Now, many people quoting the Romans 12:2 verse about not being ‘…conformed to the pattern of this world’, also miss out the second part of the verse, which is ‘…but be transformed by the renewing of your mind’. This is not correct Biblical  hermeneutics (interpretation), because the verse is actually a doublet expressed as Hebrew poetry. It’s what’s known as an antithetic parallelism. One part of the verse cannot be interpreted correctly without the other. And so the injunction ‘Don’t do this…’ is only complete when we read the ‘…but do this instead’. So, we don’t just not conform to the world, but we need to have our minds renewed as well, in order to indeed not ‘conform to the pattern of this world’. This transformation; this renewal of the mind, is how that non-conformance is enacted in practical terms.

Bearing all this in mind, then, I would therefore propose this idea: that this transforming of the believer’s mind into something other than the ‘pattern of this world’ is actually, in this instance, to move away from the pattern of hatred and persecution that the world inflicts on LGBTQ+ people, and instead to be ‘transformed by the renewing of your minds’ – to change our minds; to ‘Repent’ (for that is what the Greek word translated as ‘Repent’ means – metanoia – to change one’s mind) and simply treat LGBTQ+ people with love and kindness such as ‘the World’ does not do. In other words, the Christians, like myself, who are complete affirmers, are actually pioneers setting the example of what Christian affirmation of the outcasts of society looks like.

Conversely, the rejection and other mistreatment of LGBTQ+ people by Christians is actually conforming to the pattern of this world. Now there’s a sobering thought…

And, as a final point, that kind of love must not come across as judging them or otherwise condemning them. We must treat them as Jesus would treat them. We must treat them fairly; treat them kindly. And, we mustn’t think of them as ‘them‘! These are fellow humans we are talking about here; there is no ‘us’ and ‘them’, the same as there is neither Jew nor Greek; slave nor free (Gal 3:28). Let God’s Spirit bring you to metanoia – to repentance. Let Him change your mind!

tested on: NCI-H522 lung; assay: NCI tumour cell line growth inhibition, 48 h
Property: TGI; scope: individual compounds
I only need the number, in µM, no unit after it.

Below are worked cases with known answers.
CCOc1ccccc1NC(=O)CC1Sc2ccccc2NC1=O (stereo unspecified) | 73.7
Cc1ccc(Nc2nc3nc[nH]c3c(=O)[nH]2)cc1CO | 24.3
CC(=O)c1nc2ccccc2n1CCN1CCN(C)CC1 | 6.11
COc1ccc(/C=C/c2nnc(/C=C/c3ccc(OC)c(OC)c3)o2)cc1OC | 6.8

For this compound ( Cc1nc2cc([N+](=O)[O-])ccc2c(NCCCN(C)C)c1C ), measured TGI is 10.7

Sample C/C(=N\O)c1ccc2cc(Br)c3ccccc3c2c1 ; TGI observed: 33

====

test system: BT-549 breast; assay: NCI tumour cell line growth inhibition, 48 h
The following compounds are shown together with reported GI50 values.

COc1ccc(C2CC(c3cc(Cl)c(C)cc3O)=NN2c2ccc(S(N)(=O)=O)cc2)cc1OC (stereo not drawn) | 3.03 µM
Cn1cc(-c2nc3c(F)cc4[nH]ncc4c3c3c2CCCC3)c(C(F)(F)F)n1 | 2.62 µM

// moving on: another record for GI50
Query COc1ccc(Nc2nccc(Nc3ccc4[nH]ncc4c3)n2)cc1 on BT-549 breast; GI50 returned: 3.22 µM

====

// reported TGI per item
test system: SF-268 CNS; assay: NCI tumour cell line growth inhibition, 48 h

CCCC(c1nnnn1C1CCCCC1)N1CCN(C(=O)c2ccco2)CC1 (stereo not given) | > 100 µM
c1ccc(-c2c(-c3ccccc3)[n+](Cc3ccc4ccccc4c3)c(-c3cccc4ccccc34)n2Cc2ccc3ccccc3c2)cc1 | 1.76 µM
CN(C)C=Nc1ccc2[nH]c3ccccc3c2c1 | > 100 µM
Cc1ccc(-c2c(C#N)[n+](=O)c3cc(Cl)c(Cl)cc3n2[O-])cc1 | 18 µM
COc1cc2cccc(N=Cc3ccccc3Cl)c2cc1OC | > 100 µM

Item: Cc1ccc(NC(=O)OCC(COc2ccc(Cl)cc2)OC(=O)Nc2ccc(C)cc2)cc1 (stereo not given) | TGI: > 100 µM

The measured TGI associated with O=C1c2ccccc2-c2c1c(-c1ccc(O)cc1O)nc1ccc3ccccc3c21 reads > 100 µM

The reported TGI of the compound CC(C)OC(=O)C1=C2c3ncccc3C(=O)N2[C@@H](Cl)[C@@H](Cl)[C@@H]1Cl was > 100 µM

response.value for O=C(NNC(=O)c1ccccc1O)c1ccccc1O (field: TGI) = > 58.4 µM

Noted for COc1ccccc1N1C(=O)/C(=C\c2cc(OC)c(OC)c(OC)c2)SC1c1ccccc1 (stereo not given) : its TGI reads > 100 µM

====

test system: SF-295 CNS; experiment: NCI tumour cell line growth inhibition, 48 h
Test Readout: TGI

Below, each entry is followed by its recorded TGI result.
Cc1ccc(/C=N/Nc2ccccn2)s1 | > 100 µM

I would request that, as a believer, you go before God with this concept, and just ask Him to speak to you about it. Come with an open mind – either way – and just ask Him what He would have you do. Don’t take my word for it. Ask Jesus what He thinks!


If you have enjoyed this article and mini-series, or maybe simply for a little more background on my journey to becoming a full affirmer, you might also be interested in reading some of my other articles on LGBTQ+ issues, which are linked to below. Remember that I too was once very firmly anti-gay. I was in the same position as many Christians still are with regard to ‘alternative’ sexualities. But God changed my mind – He brought me to metanoia; to Repentance, on these issues. And He can do the same for you.

Firstly, the link to the other three articles in this mini-series, entitled ‘Coming Out’

How I began my journey towards full affirmation

One of my earlier articles on ‘How the Church should Treat Gay People

The story of my first encounter with ‘different’ sexuality as a Fundamentalist Christian

Finally, this link will take you to all my articles on LGBTQ+ and sexuality issues, including those mentioned above.

1
1
Series Navigation<< Are You About to Come Out to Your Christian Parents?Affirmation and Freedom >>

Leave a Reply

Your email address will not be published. Required fields are marked *